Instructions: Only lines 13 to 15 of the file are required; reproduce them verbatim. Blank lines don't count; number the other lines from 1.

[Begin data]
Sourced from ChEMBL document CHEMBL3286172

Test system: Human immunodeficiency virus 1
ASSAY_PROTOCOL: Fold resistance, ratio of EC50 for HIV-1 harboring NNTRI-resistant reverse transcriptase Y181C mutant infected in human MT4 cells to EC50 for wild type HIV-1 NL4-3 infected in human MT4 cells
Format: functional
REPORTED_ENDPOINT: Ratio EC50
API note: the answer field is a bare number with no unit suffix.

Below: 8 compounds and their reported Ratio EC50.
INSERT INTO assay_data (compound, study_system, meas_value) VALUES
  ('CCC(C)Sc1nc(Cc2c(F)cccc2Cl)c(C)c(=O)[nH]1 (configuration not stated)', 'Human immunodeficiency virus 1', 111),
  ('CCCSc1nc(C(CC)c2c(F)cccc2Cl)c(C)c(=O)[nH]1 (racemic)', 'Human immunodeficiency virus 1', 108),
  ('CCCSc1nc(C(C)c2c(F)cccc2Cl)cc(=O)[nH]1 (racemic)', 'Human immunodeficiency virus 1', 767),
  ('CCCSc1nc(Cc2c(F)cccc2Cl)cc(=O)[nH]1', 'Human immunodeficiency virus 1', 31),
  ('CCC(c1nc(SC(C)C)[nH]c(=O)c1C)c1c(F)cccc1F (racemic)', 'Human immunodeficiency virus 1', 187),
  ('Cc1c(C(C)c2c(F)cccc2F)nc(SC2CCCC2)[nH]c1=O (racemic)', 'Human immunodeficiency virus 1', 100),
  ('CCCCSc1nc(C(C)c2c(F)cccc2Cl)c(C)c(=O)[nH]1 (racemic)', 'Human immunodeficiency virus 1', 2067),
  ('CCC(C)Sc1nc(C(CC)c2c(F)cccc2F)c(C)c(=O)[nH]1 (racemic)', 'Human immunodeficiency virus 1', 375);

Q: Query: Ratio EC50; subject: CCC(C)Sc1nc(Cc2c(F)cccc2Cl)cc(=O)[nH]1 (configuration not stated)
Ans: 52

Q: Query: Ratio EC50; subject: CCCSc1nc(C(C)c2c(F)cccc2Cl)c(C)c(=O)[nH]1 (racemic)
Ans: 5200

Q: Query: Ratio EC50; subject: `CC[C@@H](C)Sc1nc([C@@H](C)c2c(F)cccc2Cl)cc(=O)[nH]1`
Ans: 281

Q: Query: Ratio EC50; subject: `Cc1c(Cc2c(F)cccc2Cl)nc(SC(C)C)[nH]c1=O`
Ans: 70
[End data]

  ('CCC(c1nc(SC(C)C)[nH]c(=O)c1C)c1c(F)cccc1F (racemic)', 'Human immunodeficiency virus 1', 187),
  ('Cc1c(C(C)c2c(F)cccc2F)nc(SC2CCCC2)[nH]c1=O (racemic)', 'Human immunodeficiency virus 1', 100),
  ('CCCCSc1nc(C(C)c2c(F)cccc2Cl)c(C)c(=O)[nH]1 (racemic)', 'Human immunodeficiency virus 1', 2067),